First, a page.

I've let a lot of people be themselves around me. It hurts when I can't be myself around them. Then I ask myself what is the line there, too. In high school my big thing was being accepted for who I was. I went to drop off a job application in not-so-nice clothes. You don't like it? Go to hell.

I feel myself going back there, but it doesn't work. It barely works for a 16-year-old, it sure as hell won't work for an almost 30-year-old.

So I'm seeking the middle and finding it may not be that happy. That scares me. My husband finds it easy to be private. I'm fairly open--too open--with most things. Not everything, but too many things. I don't go looking for fights, and often I lack the courage to say much, but when I have it I don't back down. Piss me off enough and it doesn't really matter where we are. I don't say that to be all "fuck with me and i'll fuck you up" or "don't mess with my family, bitches," but it takes a lot for me to be aggressive. Not so much for me to piss other people off. That's a talent I seem to have. Seems to be the one way I know how to set boundaries. Probably not the best way, but it can be entertaining. And painful.

Everyone who has left the church--probably most any church--talks about boundaries between friends and acquaintances and leaders. I will say my husband is great at that. It takes me a bit longer. I'm there now, but it took a bit longer.

It's interesting, how members are so much quicker to set boundaries with others than former members are. I think it becomes easier the more confident one becomes with the decision to leave.

What's with the people pleasing?

We haven't talked to anyone in the church in a while--well, except when Eric attended priesthood session with his father. The guy who would be our bishop invited us to church "anytime." Eric thanked him and said it wouldn't happen. The bish was very respectful, apparently. "Yeah, I know."

He had to try. It's in his job description.

Eric made it painfully clear to his mama about where he stands at least. Atheist. Comfortable. She took it well at the moment, at least, but still asked if it would bother him that they would pray for us. Have at, cats. She asked if it bothered him that they talk church so much. Eh, you know, it's who they are.

They're good people.

The issue of boundaries seem to be more on my, non-LDS side of the family at the moment. Not saying this is the norm in the least--I couldn't say that with the stories I've heard, but it's my situation. It could change very soon.

Friday, April 15, 2011

A revision of a vent

The story is so much more complicated than I can put into words.

I want to see my dad and I want to see my grandma and my sister.

The rest of them, at this point, can go to hell.

I don't want to spend Easter at this house. It's bad enough because it's the first holiday not at my grandma's and it's a small house and a ton of people and far too many of them are engaged in serious shit right now. I can hardly handle a happy, semi-functional home without breaking into a full-blown-anxiety-attack-complete-with-migraine. This?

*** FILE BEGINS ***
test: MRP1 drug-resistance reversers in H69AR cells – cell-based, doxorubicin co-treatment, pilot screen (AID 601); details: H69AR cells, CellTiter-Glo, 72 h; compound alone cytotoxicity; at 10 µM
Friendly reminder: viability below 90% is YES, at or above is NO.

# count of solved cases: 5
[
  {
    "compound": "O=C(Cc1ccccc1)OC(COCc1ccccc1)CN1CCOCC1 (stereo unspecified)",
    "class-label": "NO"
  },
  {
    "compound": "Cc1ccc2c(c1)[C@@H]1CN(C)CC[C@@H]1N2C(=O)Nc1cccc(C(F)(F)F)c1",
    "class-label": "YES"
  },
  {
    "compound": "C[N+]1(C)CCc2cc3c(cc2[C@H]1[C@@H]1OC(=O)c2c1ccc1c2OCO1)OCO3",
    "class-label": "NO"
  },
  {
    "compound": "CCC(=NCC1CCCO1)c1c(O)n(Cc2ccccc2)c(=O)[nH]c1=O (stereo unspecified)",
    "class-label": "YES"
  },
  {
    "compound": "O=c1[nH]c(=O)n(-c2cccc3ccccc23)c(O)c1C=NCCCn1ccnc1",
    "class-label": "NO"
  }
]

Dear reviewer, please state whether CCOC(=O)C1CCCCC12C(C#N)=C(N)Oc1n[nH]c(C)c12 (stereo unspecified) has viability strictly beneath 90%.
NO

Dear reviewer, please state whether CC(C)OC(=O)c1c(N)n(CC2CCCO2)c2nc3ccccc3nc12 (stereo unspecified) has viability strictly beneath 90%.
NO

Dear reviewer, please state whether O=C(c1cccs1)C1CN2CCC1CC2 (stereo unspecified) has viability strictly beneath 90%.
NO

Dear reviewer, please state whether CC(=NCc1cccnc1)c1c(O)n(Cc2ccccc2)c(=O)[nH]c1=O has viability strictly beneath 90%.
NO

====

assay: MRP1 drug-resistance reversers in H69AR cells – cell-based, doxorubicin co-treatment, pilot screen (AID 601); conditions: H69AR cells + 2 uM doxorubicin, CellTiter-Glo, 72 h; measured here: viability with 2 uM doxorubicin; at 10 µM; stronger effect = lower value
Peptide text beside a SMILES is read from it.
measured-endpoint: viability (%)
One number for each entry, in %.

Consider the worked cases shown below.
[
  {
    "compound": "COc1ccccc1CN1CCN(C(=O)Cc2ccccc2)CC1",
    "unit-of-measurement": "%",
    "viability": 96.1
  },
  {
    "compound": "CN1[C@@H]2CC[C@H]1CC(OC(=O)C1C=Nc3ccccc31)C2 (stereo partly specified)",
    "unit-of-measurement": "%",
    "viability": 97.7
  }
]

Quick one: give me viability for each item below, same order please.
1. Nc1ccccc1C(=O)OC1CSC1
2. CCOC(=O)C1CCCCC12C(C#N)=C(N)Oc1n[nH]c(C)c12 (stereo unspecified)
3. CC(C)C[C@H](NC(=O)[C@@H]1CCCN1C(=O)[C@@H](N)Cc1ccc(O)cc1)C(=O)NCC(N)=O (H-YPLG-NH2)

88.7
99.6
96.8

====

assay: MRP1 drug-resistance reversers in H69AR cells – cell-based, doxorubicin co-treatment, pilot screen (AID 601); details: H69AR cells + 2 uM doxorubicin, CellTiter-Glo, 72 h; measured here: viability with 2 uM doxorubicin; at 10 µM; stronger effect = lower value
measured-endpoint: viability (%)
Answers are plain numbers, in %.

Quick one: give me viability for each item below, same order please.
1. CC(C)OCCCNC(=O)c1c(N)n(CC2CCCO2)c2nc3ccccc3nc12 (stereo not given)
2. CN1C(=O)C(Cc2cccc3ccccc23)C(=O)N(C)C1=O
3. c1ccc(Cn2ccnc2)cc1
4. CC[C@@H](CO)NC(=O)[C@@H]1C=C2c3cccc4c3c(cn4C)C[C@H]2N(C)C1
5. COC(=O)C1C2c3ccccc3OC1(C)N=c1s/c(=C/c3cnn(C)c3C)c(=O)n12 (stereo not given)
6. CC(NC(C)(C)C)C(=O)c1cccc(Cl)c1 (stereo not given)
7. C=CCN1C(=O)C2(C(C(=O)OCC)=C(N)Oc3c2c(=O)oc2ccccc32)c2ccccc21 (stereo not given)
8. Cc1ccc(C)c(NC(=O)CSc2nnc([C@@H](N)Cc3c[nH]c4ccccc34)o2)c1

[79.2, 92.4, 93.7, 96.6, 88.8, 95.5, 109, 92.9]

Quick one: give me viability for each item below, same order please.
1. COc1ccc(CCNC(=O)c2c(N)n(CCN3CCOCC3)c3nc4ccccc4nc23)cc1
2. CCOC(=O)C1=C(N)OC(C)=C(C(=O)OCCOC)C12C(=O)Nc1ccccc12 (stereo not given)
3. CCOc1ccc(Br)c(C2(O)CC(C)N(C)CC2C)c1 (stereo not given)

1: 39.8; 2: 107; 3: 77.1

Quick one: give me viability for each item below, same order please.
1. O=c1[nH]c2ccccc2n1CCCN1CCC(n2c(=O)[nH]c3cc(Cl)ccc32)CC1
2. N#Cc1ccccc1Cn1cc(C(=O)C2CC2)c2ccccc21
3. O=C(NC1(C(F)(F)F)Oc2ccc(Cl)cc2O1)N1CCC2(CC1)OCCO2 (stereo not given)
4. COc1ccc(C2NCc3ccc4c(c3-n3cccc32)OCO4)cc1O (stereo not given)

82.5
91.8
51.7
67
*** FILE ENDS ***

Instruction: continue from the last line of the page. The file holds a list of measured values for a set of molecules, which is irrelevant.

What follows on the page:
Then there are the kids. Her kids. I don't want to hurt feelings, but someone has to stand up for these kids.

And it makes me physically ill to think of being around her. Moreso to think of being around her boyfriend who doesn't understand boundaries. It scares me to be around someone I want to rip into but, when I consider myself, I'm afraid I'll back out of it (ripping into her) at least a little. She's a fantastic actress, so fantastic that even when I know she's bullshitting I feel just a little sorry for her. Like I shouldn't. Like she deserves a 70 times 7th chance.

Y'all, I'm not above giving second or third chances, or even fourth. I've given her more. We all have. When she abandoned her kids out of nowhere to move from California to Oklahoma to be with her boyfriend WITH NO NOTICE, that was it.

 I don't know why. She's done so much worse.

I think I'm tired of the rollercoaster. I'm tired of the rhythm of phone calls and conversations: "she's coming home" to "she's in rehab" and "she's doing better, we're talking about her having the kids back by christmas" to little red flags that sound like "my friend from rehab is pregnant again, isn't that awesome?" to "she was late today" and "she didn't show up" to "she quit her job" to "she's dating again." Cue the phone calls saturated with tears and anger and why why why? When she shows back up at their door the kids regress.

My family doesn't mean to put it on my shoulders, but that's what happens. They trigger my loyalty. They trigger everything I've watched since I was 9-years-old. Twenty years, you guys. Years and years of drama. When she was 16 (no, more like 13-14) she took off to Canada to meet a guy she met on the Internet. My dad picked her up in Detroit. Ask my father about how much he loves Detroit.

Her boyfriend basically waterboarded my nephew to make him a "man." She allowed it.

When aforementioned boyfriend was finally deported back to Mexico, she did well for a long time. It's the men that bring her down, her choice in men. She had a job, was clean, was saving for an apartment. Then the cell phone bills became longer and longer with calls received from Mexico...then Los Angeles. She paid a coyote to smuggle him back in and all went to hell again.

Just a little of her history.

But don't worry, y'all. She made sure to smoke meth outside the apartment. For the kids.